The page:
Montenegro: President Opts for Premiership

President Djukanovic becomes prime minister out of fears over his re-election prospects.

Montenegro: President Opts for Premiership

President Djukanovic becomes prime minister out of fears over his re-election prospects.

Tuesday, 6 September, 2005

Montenegrin president Milo Djukanovic has opted for the post of prime minister because he apparently fears running for re-election in December could damage his political career.

The president is said to be concerned that he might be hit by fresh allegations of involvement in cigarette smuggling and that an anticipated low turnout could lead to the December 22 ballot being declared invalid.

Though the decision, announced by his Democratic Party of Socialists, DPS, on November 4, has shocked political circles, Djukanovic will still wield significant authority, as the premier has more executive power than the president.

Analysts believe the president fears that the opposition may not contest the December elections. After his For A European Montenegro coalition scored an absolute victory in October 20's parliamentary elections, the rival pro-Yugoslavia coalition Together for Changes announced plans to boycott the presidential ballot.

Montenegrin law stipulates that more than half of registered voters need to cast their ballots in the first round of the elections for them to be valid.

Analysts also believe Djukanovic's decision is linked to a resurgence of claims about his alleged involvement in a cigarette smuggling racket during the Nineties.

The European Community filed a lawsuit at the United States District Court for the East District of New York on October 31 against American tobacco company RJ Reynolds. The firm is accused of involvement in money laundering and cigarette smuggling.

The legal document implicates the Montenegrin leader in the illegal dealings, which are alleged to have lost the EU billions of euros in taxes.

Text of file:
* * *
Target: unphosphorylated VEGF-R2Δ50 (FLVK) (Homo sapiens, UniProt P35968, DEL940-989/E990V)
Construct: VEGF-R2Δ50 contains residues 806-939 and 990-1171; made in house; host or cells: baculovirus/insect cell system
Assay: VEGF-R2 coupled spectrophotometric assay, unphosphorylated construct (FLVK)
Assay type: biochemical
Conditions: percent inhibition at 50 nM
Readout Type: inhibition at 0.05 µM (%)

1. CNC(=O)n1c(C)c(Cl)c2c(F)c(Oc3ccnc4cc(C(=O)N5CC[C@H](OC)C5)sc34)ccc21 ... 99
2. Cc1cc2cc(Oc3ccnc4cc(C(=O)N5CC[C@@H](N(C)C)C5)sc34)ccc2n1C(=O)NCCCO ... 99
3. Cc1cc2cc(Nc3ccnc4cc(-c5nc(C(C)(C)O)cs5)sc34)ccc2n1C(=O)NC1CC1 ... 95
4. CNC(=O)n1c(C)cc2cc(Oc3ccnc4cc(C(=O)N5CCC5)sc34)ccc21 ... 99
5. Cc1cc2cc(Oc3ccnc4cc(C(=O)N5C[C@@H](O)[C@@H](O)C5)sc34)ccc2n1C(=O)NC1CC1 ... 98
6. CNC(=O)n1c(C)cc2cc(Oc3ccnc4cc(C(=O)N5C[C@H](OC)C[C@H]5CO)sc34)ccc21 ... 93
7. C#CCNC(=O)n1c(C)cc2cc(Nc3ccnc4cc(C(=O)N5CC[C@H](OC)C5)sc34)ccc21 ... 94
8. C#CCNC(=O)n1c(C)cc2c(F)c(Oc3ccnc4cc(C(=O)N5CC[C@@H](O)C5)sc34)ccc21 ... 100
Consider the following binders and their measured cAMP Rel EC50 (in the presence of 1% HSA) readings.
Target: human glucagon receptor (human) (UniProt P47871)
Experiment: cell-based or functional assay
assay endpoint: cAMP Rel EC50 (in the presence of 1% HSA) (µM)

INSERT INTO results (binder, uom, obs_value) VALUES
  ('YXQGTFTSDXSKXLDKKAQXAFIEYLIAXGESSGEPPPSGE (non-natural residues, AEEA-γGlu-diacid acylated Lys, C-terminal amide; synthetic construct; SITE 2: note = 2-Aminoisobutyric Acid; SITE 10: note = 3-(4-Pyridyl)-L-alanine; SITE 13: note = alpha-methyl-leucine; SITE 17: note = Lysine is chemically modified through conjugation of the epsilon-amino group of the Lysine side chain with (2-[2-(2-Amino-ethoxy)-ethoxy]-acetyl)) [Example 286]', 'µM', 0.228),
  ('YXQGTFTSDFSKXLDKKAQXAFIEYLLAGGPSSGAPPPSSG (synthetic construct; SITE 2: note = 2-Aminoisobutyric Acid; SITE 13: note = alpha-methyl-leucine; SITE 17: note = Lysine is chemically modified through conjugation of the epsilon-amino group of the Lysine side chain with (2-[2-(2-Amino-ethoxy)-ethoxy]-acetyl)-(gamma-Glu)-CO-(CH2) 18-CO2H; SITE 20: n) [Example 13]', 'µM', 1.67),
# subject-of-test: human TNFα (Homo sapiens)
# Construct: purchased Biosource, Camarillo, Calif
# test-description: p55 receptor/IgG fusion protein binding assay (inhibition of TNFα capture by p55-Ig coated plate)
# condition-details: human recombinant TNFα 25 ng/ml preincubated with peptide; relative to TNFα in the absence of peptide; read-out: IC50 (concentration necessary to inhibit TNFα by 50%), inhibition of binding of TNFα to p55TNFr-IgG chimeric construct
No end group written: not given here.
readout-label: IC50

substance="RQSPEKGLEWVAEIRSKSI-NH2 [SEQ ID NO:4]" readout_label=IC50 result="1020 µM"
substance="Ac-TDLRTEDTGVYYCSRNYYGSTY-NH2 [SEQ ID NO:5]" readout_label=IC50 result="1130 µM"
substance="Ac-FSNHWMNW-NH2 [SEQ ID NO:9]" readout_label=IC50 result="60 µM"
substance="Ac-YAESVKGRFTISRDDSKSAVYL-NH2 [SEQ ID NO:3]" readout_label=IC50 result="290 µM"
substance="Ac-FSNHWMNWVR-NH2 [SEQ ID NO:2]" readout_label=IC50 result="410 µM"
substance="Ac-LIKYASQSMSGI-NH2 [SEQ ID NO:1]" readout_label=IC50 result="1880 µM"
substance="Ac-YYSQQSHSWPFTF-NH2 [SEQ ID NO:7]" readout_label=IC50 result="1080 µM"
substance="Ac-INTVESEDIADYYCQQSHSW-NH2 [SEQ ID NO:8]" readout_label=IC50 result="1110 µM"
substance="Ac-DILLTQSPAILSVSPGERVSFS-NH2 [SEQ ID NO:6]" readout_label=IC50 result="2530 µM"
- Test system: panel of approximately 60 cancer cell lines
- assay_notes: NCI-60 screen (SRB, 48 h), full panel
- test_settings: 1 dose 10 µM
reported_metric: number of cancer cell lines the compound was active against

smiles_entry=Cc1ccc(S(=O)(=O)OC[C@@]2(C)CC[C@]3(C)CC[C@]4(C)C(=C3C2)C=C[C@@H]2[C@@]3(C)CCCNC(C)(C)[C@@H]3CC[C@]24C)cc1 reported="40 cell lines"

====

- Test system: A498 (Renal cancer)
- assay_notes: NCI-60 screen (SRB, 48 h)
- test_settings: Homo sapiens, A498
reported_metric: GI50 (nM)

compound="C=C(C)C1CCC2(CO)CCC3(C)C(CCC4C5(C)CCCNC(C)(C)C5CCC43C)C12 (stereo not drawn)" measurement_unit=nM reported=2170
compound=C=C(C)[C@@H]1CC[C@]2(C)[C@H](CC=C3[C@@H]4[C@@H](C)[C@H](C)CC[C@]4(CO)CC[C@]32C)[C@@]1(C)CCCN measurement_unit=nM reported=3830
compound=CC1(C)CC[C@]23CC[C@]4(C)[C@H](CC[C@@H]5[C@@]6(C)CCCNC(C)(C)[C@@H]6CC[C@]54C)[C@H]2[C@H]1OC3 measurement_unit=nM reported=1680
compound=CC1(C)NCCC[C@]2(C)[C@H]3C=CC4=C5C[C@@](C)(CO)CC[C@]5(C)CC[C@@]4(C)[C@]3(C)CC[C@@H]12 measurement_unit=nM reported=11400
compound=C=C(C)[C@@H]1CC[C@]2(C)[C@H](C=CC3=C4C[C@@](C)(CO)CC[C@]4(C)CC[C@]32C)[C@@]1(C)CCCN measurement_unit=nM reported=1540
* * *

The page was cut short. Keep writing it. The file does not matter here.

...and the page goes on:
The indictment, seen by IWPR, alleges that "huge amounts of money" were paid to public officials in Montenegro to secure the safe passage of cigarettes and illicit funds through the Balkans.

"These officials included Milo Djukanovic, now president of Montenegro; the now-deceased former head of the Montenegrin foreign investment agency Milutin Lalic, and others," the indictment reads.

A DPS source, who did not want to be named, told IWPR that the party's leadership believes that some European diplomats might use the smuggling allegations to discredit Djukanovic if he continues to press for independence, in defiance of the Belgrade Agreement he signed earlier this year.

Reports say the 149-page indictment lists claims of Reynolds' business dealings, allegedly in cooperation with the Italian mafia and Russian organised crime gangs, and includes claims of illicit payments to high-ranking Montenegrin officials.

The Italian connection has led to intense interest in Italy, with the media and judiciary there both paying close attention to events. Prosecutors in Bari are said to be investigating the Montenegrin president's alleged links to organised crime.

"It would come as no surprise if the Italian courts issued an indictment against Djukanovic before the presidential elections, accusing him of associating with the mafia in the cigarette smuggling business," claimed IWPR's source.

As prime minister - a post he has held twice before - Djukanovic has secured his leadership for another four years and will inherit far more authority and power than he presently enjoys.

But some observers suggest that the move could strengthen the hand of his political rivals. Rade Bojovic, an analyst with the Podgorica Centre for Democracy and Human Rights, told IWPR, "By moving to the prime ministerial post and deciding against running for president, Djukanovic has made a risky move.

"Before, none of the opposition leaders stood a chance of defeating Djukanovic, but now they have a opportunity as the DPS cannot possibly come up with as powerful a candidate as the current president," he said.

Question marks remain over the identity of the ruling coalition's preferred candidate. Some analysts believe it could be the influential DPS deputy leader Svetozar Marovic, while others have named prominent scientist Ljubisa Stankovic, a university professor who is not involved with Djukanovic's party.

But whoever triumphs in the December elections may find their activities curtailed by order of the new prime minister.

Milka Tadic Mijovic is an IWPR contributor and the executive director of Monitor magazine in Podgorica.

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